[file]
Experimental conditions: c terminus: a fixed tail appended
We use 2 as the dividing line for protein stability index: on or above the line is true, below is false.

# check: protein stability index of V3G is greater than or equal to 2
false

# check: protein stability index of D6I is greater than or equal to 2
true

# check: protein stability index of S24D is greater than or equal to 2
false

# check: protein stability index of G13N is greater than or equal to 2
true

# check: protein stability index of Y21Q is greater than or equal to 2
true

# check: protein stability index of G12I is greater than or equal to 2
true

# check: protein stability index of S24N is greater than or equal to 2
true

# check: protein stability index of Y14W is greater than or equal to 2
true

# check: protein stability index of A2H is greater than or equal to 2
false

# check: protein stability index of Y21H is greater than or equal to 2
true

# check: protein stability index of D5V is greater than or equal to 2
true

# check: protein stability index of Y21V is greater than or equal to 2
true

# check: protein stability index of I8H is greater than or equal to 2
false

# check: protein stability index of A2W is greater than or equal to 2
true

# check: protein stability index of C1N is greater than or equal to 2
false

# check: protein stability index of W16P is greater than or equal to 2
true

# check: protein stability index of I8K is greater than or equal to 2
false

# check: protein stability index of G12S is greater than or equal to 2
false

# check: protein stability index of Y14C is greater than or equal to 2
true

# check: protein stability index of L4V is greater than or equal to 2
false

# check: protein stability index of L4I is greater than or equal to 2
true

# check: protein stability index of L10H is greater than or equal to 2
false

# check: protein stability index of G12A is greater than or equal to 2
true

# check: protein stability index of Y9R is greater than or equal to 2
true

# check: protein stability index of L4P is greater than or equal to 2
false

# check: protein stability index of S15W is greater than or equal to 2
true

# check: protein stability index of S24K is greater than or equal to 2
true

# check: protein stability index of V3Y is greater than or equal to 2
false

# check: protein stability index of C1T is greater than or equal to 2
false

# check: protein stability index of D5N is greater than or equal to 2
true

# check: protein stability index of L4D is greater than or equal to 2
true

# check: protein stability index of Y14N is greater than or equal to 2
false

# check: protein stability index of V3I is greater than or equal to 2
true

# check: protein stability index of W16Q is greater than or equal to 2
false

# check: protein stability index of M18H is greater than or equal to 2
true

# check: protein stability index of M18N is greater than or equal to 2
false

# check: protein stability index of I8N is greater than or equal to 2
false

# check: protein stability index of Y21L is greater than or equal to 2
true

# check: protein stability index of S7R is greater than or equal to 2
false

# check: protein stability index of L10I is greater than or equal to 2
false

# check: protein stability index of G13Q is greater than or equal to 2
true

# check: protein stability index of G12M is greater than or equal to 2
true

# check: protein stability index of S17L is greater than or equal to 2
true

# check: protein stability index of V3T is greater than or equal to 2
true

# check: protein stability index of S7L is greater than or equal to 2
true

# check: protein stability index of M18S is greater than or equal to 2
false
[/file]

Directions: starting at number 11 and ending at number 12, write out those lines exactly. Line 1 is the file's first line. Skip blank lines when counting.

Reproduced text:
# check: protein stability index of Y21Q is greater than or equal to 2
true